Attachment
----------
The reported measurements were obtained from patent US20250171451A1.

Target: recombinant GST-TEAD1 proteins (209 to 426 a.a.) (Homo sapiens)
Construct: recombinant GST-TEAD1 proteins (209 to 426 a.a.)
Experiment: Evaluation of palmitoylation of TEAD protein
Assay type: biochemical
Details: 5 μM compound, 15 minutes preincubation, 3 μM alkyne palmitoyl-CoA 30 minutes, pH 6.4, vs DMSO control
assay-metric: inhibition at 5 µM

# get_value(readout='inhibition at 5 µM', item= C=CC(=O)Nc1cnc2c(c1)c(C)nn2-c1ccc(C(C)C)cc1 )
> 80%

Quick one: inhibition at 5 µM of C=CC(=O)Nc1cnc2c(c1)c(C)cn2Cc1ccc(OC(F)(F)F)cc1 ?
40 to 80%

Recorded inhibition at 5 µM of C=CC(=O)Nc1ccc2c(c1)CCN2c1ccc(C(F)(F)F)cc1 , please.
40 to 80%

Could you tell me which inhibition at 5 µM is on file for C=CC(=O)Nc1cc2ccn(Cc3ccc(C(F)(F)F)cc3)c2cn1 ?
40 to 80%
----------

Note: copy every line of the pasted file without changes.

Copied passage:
The reported measurements were obtained from patent US20250171451A1.

Target: recombinant GST-TEAD1 proteins (209 to 426 a.a.) (Homo sapiens)
Construct: recombinant GST-TEAD1 proteins (209 to 426 a.a.)
Experiment: Evaluation of palmitoylation of TEAD protein
Assay type: biochemical
Details: 5 μM compound, 15 minutes preincubation, 3 μM alkyne palmitoyl-CoA 30 minutes, pH 6.4, vs DMSO control
assay-metric: inhibition at 5 µM

# get_value(readout='inhibition at 5 µM', item= C=CC(=O)Nc1cnc2c(c1)c(C)nn2-c1ccc(C(C)C)cc1 )
> 80%

Quick one: inhibition at 5 µM of C=CC(=O)Nc1cnc2c(c1)c(C)cn2Cc1ccc(OC(F)(F)F)cc1 ?
40 to 80%

Recorded inhibition at 5 µM of C=CC(=O)Nc1ccc2c(c1)CCN2c1ccc(C(F)(F)F)cc1 , please.
40 to 80%

Could you tell me which inhibition at 5 µM is on file for C=CC(=O)Nc1cc2ccn(Cc3ccc(C(F)(F)F)cc3)c2cn1 ?
40 to 80%